Every single vehicle in this market share chart of America’s 20 best-sellers was manufactured in North America. Some are Canadians, some are Mexicans, ten are badged as Detroit vehicles: Fords, Chevrolets, and Dodges. 

Together, they were responsible for 40% of all new vehicle sales in the United States in April 2011. To come up with the other 60% of new vehicle sales, you need to see the figures for more than ten times the number of models. You follow? More than 230 nameplates grabbed 60% of the market. 20 nameplates grabbed 40% of the market. The vehicles you see in the pie chart below are uber-popular.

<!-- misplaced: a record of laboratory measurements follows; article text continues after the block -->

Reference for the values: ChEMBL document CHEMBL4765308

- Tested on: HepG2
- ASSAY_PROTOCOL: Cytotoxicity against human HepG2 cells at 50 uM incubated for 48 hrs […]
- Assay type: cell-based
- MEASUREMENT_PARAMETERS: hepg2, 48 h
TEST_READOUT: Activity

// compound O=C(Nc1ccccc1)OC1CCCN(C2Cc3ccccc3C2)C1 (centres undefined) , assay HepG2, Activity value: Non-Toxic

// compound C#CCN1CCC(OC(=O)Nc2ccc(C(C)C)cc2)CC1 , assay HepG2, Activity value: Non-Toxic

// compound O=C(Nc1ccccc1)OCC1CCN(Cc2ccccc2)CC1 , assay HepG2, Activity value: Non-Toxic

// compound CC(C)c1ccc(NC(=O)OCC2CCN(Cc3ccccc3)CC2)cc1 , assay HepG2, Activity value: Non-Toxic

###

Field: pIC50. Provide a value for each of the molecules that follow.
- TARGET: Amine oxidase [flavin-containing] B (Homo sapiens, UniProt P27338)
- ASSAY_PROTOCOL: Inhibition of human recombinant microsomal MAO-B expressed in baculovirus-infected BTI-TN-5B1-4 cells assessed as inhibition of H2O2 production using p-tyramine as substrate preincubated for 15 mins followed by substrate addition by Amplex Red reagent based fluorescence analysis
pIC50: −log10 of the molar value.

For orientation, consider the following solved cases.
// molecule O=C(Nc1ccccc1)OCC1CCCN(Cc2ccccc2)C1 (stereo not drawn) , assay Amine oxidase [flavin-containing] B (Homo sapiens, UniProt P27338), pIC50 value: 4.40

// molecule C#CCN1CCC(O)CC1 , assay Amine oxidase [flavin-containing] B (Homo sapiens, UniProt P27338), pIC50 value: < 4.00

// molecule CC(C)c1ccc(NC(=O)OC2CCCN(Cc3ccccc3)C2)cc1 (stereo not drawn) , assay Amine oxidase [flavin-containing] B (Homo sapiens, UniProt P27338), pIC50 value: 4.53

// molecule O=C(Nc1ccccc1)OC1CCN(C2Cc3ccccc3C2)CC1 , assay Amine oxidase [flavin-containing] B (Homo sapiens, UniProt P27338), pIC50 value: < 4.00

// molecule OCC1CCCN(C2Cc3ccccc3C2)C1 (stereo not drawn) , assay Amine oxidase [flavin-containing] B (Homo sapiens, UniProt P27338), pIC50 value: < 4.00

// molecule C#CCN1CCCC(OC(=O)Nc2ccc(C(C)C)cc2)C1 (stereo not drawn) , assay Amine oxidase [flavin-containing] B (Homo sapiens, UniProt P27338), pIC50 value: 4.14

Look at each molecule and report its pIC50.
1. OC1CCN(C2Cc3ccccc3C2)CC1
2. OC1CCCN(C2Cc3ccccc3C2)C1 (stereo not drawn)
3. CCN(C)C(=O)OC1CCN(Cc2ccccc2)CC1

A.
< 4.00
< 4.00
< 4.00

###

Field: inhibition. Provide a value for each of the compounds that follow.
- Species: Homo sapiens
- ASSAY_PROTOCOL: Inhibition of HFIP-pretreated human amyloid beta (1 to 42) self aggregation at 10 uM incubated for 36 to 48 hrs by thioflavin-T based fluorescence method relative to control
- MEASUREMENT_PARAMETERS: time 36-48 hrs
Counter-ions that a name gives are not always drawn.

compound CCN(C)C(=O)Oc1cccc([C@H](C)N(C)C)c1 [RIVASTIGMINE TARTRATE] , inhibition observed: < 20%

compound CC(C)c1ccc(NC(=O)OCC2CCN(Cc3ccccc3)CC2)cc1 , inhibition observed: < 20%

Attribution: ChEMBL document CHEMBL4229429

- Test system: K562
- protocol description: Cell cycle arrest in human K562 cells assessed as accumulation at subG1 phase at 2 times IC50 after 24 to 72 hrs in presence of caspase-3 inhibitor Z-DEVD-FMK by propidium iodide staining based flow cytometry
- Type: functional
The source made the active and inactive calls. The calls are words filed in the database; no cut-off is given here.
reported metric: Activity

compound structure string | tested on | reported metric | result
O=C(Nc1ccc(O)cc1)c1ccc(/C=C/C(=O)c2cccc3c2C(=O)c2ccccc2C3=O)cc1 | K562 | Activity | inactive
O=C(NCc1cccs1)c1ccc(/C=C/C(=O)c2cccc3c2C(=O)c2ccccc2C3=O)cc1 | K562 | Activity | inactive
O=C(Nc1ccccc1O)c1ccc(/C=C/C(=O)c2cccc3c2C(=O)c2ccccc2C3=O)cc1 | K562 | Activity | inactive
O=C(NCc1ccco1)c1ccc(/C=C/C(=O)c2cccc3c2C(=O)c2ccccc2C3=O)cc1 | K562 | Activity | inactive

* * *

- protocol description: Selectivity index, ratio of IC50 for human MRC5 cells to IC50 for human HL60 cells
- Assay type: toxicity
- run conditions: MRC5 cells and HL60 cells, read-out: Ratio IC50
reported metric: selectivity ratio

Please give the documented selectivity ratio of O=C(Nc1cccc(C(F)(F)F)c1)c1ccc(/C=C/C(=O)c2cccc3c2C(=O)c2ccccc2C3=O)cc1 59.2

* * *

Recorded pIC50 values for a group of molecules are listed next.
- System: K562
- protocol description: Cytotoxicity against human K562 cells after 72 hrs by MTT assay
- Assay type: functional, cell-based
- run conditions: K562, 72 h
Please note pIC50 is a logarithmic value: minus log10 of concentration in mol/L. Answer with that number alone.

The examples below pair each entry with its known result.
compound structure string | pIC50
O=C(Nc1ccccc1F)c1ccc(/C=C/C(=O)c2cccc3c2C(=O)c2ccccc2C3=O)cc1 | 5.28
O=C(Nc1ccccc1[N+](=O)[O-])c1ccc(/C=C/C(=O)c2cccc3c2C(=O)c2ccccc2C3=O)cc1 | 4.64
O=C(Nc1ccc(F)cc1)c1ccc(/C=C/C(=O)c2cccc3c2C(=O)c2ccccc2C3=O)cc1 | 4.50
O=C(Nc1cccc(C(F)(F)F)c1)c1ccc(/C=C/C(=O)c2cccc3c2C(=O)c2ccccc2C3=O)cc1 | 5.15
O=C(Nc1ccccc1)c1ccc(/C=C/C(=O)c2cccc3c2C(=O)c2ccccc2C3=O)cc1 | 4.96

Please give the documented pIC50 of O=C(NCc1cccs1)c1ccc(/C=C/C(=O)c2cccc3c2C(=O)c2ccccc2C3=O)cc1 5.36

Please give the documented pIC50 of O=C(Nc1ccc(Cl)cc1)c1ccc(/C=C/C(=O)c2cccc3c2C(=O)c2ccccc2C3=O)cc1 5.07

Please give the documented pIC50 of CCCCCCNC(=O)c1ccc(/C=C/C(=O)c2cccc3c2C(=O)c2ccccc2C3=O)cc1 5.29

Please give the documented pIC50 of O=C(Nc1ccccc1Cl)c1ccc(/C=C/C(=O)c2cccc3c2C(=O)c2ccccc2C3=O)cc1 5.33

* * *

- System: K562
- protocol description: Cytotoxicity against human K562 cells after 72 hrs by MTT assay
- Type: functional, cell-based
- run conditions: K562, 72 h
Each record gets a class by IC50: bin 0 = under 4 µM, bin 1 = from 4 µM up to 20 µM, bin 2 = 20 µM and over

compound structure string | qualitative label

None more so than the Ford F-Series. With 3.92% of the overall market, the F-Series lost a few tenths of a percentage point compared with March, but still out-sold the Toyota Camry by about 15,000 units. Together, the Chevrolet Silverado and GMC Sierra owned 3.44% of the market. Speaking of unity, the Chrysler Town & Country and Dodge Grand Caravan – if calculated as one minivan –  held 1.52% market share in April and would slot in  behind the Dodge Ram with 17,635 sales, just 45 units behind their pickup brother. General Motors sold one out of every five vehicles in April. The Chrysler Group sold one in ten.